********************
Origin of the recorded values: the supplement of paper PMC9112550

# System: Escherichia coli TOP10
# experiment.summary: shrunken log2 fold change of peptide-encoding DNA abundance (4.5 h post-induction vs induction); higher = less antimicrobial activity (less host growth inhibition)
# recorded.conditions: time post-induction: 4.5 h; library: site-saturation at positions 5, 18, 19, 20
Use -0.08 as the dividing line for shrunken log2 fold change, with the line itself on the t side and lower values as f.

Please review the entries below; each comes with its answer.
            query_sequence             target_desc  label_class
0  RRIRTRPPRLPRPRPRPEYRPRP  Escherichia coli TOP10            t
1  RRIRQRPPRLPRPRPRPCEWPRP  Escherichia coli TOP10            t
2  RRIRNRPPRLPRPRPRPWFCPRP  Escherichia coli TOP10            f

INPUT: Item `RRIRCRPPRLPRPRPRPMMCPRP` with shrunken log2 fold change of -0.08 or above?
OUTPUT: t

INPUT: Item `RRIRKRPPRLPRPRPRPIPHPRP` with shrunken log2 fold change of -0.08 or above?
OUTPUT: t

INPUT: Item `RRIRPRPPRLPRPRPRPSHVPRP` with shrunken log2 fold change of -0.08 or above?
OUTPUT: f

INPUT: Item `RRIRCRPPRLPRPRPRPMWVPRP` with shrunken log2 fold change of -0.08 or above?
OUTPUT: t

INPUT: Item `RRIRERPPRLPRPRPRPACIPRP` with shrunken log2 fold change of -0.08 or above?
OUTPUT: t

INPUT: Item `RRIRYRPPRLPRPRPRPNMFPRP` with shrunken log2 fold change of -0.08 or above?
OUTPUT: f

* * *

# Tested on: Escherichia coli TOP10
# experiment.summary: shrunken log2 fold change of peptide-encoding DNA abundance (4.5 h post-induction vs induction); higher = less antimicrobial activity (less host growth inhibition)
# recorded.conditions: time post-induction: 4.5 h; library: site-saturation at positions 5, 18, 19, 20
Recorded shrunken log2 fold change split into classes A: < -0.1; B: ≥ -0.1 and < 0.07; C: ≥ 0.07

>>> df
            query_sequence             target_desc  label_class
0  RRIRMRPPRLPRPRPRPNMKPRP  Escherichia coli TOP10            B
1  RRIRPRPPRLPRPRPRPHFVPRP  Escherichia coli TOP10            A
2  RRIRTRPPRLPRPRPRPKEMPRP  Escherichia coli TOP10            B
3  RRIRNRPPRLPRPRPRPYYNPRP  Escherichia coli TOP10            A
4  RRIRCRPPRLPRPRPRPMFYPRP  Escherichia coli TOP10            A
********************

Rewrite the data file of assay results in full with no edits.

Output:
Origin of the recorded values: the supplement of paper PMC9112550

# System: Escherichia coli TOP10
# experiment.summary: shrunken log2 fold change of peptide-encoding DNA abundance (4.5 h post-induction vs induction); higher = less antimicrobial activity (less host growth inhibition)
# recorded.conditions: time post-induction: 4.5 h; library: site-saturation at positions 5, 18, 19, 20
Use -0.08 as the dividing line for shrunken log2 fold change, with the line itself on the t side and lower values as f.

Please review the entries below; each comes with its answer.
            query_sequence             target_desc  label_class
0  RRIRTRPPRLPRPRPRPEYRPRP  Escherichia coli TOP10            t
1  RRIRQRPPRLPRPRPRPCEWPRP  Escherichia coli TOP10            t
2  RRIRNRPPRLPRPRPRPWFCPRP  Escherichia coli TOP10            f

INPUT: Item `RRIRCRPPRLPRPRPRPMMCPRP` with shrunken log2 fold change of -0.08 or above?
OUTPUT: t

INPUT: Item `RRIRKRPPRLPRPRPRPIPHPRP` with shrunken log2 fold change of -0.08 or above?
OUTPUT: t

INPUT: Item `RRIRPRPPRLPRPRPRPSHVPRP` with shrunken log2 fold change of -0.08 or above?
OUTPUT: f

INPUT: Item `RRIRCRPPRLPRPRPRPMWVPRP` with shrunken log2 fold change of -0.08 or above?
OUTPUT: t

INPUT: Item `RRIRERPPRLPRPRPRPACIPRP` with shrunken log2 fold change of -0.08 or above?
OUTPUT: t

INPUT: Item `RRIRYRPPRLPRPRPRPNMFPRP` with shrunken log2 fold change of -0.08 or above?
OUTPUT: f

* * *

# Tested on: Escherichia coli TOP10
# experiment.summary: shrunken log2 fold change of peptide-encoding DNA abundance (4.5 h post-induction vs induction); higher = less antimicrobial activity (less host growth inhibition)
# recorded.conditions: time post-induction: 4.5 h; library: site-saturation at positions 5, 18, 19, 20
Recorded shrunken log2 fold change split into classes A: < -0.1; B: ≥ -0.1 and < 0.07; C: ≥ 0.07

>>> df
            query_sequence             target_desc  label_class
0  RRIRMRPPRLPRPRPRPNMKPRP  Escherichia coli TOP10            B
1  RRIRPRPPRLPRPRPRPHFVPRP  Escherichia coli TOP10            A
2  RRIRTRPPRLPRPRPRPKEMPRP  Escherichia coli TOP10            B
3  RRIRNRPPRLPRPRPRPYYNPRP  Escherichia coli TOP10            A
4  RRIRCRPPRLPRPRPRPMFYPRP  Escherichia coli TOP10            A